The quest for the primitive family grouping is a life of misery, under an apparently anti-religious ‘Earthseed’ theology, where ‘God is change’: amoral, uncaring, but with the potential to be shaped as well; and with an implied higher purpose of some kind, to be found in the stars.

So, now let me move on to a darker deeper reading: this is a complication of the previous surface reading of the story:

in summary, I think The Parable of the Sower teaches us how to be alert to the early signs of fascism, an important skill, now more than ever, as State Control, globally continues to shift and drift relentlessly towards a barbaric and, at least, proto-fascist political right.

Very briefly, to re-cap, in an apocalyptic and dystopian future world (in fact a world already present for too many in war torn lands full of refugees fleeing violence), there is a heroine, Lauren. Two things to note about Lauren: first, she has what Butler called hyper-empathy delusion syndrome; and second, Lauren sees herself as the holder of the knowledge required to save mankind by setting up a community: ‘Earthseed’, somewhere amongst the stars in outer space. I want to focus on two ideas: Hyperempathy, and the Guru or Leader.

My first argument is that ‘hyper-empathy‘ actually represents the end result of a fantasy already constructed for us, today, by capitalism and authoritarian states: state capitalism; and is one of the features of fascism. We will need to go back a couple of steps here to see these links.

The idea that ‘we’ (as obedient servants of the state; and also apparently fully self-conscious and free decision makers – a contradiction already) know what is best for the other, is an idea promoted by authoritarianism in the name of some abstract idea, be it ‘life’, ‘our great nation’, ‘our sacred way of life’, etc. Some ‘rule’ is decided as a good thing for all, for us citizens, often involving consumption and embodiment of some technology that restrains our freedoms in the name of making us safe from external, foreign, threat, be it disease, or immigrants or terrorists. This rule functions as an unconditional demand on us, unconditional because it applies to all and is not conditional on any individuality a person may have. Importantly this means that the rule assumes knowledge of what is best for the other, rather than allowing for the possibility that we can never know what the needs of the other actually are but can only ever try to, but always inevitably fail, to imagine them. This, in turn, means that it is no longer necessary, or even possible, to love the other – where to love is to care for the other without causing them harm, to care in a way that is not at the other’s expense. Now, to feel that an unconditional demand on the other is a good thing, and, at the same time to justify this demand, requires that we fantasise that we already always know what the other’s needs are and what the other is feeling. ‘I’ feel justified in telling ‘you’ what is good for you, because I know what you need and feel. This, I am arguing here is the contemporary hyperempathy delusion syndrome. In practice this means two things: first, for the care-giver the possibility of loving (caring in ways that are not at the expense of the other) is removed, and second, any harms caused may be technically ‘known’ about and measured etc. but are not valued as harms as such but instead as just so much inevitable and necessary collateral damage.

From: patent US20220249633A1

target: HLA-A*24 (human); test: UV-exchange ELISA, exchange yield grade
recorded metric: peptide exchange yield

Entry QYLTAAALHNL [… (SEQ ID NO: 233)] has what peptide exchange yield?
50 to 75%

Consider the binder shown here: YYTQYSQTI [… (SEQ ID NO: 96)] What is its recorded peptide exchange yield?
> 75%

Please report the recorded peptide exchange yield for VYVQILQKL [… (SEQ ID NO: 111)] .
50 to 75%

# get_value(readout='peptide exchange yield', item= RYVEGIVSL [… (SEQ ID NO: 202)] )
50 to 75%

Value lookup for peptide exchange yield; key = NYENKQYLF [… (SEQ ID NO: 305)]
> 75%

In the story Lauren’s hyperempathy delusion syndrome has become a kind of embodied reality for her so that she actually feels the pain of others (physical or emotional). In the story this is signified as some kind of special power, though it is never clear what advantage, if any, it bestows. This syndrome if it existed would have effects like the hyperempathy fantasy of today, and make inter-personal love impossible because it would involve too much suffering on the holder’s part. In this sense such a syndrome is powerfully anti-sexual. It would, I suggest, following Wilhelm Reich’s argument, in ‘The Mass Psychology of Fascism’, lead to pent up sexual energy that would be displaced into a perverse fanaticism and identification with authoritarian figureheads and their rules. It would make for the ideal breeding ground for cult followers and fascism.

So, I am suggesting that the hyper-empathy delusion syndrome actually exists today. Hyper-empathy, appears to be the most caring and compassionate behaviour, but is, instead, a sign of incipient proto-Fascism, and should be recognised, called out and resisted.